Mobile Tales 10: in which Christabel is charmed by a singing stone

By  Vita Forest

Like the reliable sailor she was, Christabel kept a close watch on all the goings-on in her part of the ocean from her post on the Good Ship Possession anchored in the ceiling.

On this particular day, she peered through her spy glass over the starboard side of the galleon and trained the instrument down into the ocean.  She was following the progress of a large grey stone travelling from a continental shelf in The Lounge Room to its new resting place on the murky floor of The Tabletop.  The stone was about the size of a block of parmesan cheese with rounded edges and a growth of silver barnacles on its upper side.  It sat solidly on the ocean floor, sending ripples over the surface of The Tabletop.


She was not the only one whose interest had been piqued by this stone.  The great white whale had followed the procession of the stone and had leapt up onto the The Tabletop to inspect the new arrival.  The stone was sniffed and nuzzled and found to be quite satisfactory.  It lay there, sturdily on the ocean floor, settling into the sand.


The light was shining in from the northern windows and sending drifting shafts down to the deep part of the ocean.  It was afternoon.  The whale lost interest in the stone and leap from The Tabletop again to gaze out the window at the World Beyond and enjoy the warmth of the sun’s caress on her soft white skin.  Christabel did the same – lost interest in the stone that is, there was no point looking at a stone when one could look at a whale.


But suddenly, the attention of both Christabel and the whale was drawn back to the stone by a most surprising occurrence.  The stone starting singing.  Christabel stood for a moment in amazement, listening to the notes of a – what was it?  surely a piano? which drifted up, spiralling on the eddies of the water until it seemed to wash over the bow of the Good Ship Possession itself.  Christabel not only heard it but felt it too.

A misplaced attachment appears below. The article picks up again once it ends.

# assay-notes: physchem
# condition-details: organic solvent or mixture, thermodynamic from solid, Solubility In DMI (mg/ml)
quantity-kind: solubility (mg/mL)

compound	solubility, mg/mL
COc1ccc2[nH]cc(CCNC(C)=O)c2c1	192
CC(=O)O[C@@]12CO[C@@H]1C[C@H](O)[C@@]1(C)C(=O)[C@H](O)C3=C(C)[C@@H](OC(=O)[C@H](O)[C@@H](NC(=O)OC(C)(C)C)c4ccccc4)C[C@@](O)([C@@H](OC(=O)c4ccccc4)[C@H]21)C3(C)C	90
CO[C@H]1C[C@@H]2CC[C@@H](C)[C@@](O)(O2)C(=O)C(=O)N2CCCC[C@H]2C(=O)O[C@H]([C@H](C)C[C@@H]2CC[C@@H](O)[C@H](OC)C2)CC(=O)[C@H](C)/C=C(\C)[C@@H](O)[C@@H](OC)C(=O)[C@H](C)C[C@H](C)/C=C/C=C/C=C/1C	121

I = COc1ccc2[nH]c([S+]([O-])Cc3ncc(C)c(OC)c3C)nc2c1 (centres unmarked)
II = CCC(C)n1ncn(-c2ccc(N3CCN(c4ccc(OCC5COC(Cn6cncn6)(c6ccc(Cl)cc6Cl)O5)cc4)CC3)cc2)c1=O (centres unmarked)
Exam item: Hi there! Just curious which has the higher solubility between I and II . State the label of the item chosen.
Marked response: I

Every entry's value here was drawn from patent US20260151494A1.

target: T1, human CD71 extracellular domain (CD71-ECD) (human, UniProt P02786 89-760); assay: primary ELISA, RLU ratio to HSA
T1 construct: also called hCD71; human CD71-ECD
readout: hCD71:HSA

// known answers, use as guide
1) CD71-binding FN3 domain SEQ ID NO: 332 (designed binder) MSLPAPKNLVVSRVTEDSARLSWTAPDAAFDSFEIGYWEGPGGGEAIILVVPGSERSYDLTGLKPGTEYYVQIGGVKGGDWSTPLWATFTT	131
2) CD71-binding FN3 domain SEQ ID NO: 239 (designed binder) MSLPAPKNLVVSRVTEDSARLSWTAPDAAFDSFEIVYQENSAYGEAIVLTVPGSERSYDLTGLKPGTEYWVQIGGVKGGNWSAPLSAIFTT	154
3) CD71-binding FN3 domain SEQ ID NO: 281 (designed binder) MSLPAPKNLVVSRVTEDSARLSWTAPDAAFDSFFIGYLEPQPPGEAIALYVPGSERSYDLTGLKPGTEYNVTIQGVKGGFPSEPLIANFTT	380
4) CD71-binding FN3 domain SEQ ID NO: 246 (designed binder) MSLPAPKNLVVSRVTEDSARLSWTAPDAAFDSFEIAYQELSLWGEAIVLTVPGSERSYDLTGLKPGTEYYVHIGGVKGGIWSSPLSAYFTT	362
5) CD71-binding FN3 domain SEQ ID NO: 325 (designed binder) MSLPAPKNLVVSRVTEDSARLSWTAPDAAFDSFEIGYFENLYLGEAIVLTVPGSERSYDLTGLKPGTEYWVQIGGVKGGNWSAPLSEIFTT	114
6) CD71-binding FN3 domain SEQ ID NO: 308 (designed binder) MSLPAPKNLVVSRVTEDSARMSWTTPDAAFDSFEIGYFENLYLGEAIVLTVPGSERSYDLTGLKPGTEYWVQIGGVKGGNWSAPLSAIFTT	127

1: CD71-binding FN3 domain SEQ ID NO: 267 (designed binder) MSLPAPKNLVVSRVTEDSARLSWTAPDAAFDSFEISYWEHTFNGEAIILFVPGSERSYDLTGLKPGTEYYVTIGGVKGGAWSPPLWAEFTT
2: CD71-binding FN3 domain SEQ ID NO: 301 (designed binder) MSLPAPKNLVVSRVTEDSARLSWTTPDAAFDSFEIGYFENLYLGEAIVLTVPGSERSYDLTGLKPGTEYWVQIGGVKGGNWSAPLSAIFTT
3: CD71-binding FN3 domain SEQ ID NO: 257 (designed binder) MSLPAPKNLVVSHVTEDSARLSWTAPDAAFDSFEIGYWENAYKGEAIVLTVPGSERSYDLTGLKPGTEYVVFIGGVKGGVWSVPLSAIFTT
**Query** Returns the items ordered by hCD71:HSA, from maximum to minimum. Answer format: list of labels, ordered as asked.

It was quite extraordinary.

She closed the spy glass and it put it back in its holder and held onto the wooden side of the ship with both paws.

Yes!  It was true – she could feel the singing.  Christabel closed her eyes and felt the reverberations travel into her paws, up her legs, all the way to her scalp.  How the fur stood up on the back of her neck!  How the notes danced off the end of her tail!  She stood for a few moments, listening and feeling.  Feeling and listening.  The deep resonance of the low notes.  The sharp percussive spike of a high one.  She was being washed over in sound.

Eventually, when her whole body had been loosened and calmed with all the cricks and the aches and the pains erased, Christabel opened her eyes again and took a deep breath.  The piano music continued to sing up from the stone, filling the water, filling the air, filling the galleon.  In her peaceful state, she took out her spyglass once more and trained it down onto the stone.  The white whale was entwined about it, its eyes closed in a state of bliss as the waves of sound fell over its spine.


How marvellous, thought Christabel.  How mysterious.